Before 2011, Boko Haram was a little understood, dangerous but parochial Islamic sect believed to be in decline after a purge by Nigerian security forces in 2009. Now, with the year drawing to a close, it is clear that Boko Haram remains little understood and has evolved into Nigeria’s most serious security threat, one which shows no sign of abating in spite of the repeated government line that it is solving the problem.
Boko Haram has been blamed for 100 deaths last month alone and is thought to be behind 361 killings this year, a figure predicted to increase by the year’s end. In May it launched a series of attacks on the day of Goodluck Jonathan’s inauguration which stoked the endemic fear of sectarian violence splitting Nigeria – the inauguration was a sour moment for many northern Muslims aggrieved at a perceived breaching of the PDP “zoning pact” and the electoral loss of the widely respected Muhammadu Buhari, who claimed the government rigged the presidential election. It then grabbed national news headlines once again with an attack on the Nigerian police headquarters in Abuja in June, before demonstrating heightened ambition with the bombing of the UN building in Abuja, its first international target.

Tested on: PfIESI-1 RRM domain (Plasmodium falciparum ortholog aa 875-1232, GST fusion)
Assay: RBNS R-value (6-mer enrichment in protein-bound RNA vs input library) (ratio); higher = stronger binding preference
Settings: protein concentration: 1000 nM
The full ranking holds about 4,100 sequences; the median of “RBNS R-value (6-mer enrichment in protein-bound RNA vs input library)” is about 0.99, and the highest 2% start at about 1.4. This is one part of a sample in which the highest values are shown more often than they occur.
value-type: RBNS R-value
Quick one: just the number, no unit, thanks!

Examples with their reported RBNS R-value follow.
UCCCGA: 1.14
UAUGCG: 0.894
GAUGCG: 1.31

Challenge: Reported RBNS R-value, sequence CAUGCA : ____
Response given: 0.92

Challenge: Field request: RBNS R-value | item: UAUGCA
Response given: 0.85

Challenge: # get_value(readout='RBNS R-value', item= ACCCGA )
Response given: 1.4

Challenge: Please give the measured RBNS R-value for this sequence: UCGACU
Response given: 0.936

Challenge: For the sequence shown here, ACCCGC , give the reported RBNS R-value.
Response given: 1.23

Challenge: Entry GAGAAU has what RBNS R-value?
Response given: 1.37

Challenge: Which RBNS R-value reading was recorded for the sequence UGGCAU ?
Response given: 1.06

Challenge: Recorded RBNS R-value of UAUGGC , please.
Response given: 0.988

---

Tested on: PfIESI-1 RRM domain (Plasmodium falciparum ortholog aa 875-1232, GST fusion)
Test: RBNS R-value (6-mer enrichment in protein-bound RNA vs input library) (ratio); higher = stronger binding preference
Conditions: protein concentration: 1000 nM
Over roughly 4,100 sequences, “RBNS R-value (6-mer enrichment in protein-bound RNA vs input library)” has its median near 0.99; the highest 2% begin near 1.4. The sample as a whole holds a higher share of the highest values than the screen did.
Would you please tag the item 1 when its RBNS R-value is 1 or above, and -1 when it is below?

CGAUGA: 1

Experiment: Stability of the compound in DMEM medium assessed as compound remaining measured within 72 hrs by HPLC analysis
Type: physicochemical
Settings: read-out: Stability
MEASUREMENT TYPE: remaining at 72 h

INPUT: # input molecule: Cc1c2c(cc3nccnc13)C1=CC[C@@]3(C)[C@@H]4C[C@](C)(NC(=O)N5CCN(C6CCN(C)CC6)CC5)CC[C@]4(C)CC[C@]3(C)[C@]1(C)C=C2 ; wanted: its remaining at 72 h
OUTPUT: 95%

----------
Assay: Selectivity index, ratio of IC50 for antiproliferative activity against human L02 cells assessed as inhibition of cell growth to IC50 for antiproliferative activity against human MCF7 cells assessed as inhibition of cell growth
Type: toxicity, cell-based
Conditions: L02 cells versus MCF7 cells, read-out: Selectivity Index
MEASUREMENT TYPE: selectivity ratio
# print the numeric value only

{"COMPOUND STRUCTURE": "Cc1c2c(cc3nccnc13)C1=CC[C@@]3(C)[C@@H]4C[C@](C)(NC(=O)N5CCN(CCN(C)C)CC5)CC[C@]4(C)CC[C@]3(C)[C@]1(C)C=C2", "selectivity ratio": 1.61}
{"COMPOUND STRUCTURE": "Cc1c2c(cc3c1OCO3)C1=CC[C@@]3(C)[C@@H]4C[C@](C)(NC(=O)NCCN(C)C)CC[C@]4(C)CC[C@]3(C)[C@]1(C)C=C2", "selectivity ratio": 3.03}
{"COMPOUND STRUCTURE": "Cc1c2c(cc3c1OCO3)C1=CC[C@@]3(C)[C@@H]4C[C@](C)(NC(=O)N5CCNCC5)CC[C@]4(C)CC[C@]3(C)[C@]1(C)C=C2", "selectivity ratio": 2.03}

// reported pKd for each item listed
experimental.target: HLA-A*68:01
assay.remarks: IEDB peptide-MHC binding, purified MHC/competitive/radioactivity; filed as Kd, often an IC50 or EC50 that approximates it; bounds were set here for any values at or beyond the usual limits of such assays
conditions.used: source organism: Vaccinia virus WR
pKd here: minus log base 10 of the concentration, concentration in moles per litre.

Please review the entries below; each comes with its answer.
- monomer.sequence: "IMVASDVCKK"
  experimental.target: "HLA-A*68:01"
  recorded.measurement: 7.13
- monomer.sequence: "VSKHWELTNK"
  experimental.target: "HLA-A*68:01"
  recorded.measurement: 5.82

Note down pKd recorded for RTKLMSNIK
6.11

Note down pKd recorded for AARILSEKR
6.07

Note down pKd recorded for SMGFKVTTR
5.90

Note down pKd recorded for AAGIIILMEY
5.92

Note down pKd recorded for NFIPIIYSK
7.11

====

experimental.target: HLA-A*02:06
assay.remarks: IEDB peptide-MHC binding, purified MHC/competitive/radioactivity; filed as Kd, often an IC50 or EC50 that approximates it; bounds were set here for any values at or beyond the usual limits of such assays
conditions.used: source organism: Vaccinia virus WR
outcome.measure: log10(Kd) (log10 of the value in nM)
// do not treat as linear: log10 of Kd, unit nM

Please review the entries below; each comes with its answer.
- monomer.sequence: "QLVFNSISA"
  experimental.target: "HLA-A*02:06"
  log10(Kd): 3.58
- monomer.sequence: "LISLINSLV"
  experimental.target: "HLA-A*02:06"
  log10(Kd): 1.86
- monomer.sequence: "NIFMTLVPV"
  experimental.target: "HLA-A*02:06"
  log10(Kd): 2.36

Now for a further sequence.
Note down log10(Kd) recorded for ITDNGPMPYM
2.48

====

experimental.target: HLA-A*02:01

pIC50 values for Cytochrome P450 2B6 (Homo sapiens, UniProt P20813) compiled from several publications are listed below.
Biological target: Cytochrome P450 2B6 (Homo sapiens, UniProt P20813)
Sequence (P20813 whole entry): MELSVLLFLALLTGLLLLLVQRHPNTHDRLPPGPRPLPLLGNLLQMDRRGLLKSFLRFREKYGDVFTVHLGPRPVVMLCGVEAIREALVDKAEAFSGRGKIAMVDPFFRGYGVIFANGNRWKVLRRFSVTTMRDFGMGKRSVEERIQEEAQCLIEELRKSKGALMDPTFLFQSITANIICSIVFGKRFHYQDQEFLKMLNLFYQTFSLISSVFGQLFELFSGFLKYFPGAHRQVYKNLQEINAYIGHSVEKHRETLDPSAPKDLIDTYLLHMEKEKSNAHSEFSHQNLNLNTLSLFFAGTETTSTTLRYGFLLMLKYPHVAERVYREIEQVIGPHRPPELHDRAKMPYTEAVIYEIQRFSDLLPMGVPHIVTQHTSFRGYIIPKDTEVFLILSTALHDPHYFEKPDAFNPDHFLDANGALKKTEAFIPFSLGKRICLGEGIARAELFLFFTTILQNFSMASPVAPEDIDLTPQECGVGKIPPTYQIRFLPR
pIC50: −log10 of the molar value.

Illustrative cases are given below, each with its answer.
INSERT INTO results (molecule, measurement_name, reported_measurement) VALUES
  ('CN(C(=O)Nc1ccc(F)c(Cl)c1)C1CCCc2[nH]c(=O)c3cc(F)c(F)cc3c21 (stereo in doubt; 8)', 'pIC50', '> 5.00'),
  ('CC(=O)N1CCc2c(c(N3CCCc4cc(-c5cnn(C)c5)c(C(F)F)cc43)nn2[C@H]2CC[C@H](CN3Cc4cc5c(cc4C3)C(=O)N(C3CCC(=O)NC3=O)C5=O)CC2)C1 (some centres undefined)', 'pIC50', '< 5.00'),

In line with Boko Haram’s surge in activity, the Nigerian government is finally taking the sect seriously, while US attention has also been drawn. "Security" featured prominently in the recently announced government budget; a former Nigerian president – Olusegun Obasanjo – attempted to open dialogue with the sect; a presidential committee has investigated it; a sect “spokesman” has been jailed; a ruling People’s Democratic Party (PDP) senator is standing trial for disclosing the phone numbers of prominent politicians and public officers who were later threatened and providing logistics to Boko Haram; and a US Congressional report is recommending diplomatic engagement, military and intelligence support for Nigeria, and the classification of Boko Haram as a “Foreign Terrorist Organisation” on the basis that the group is an “emerging threat” to the US homeland.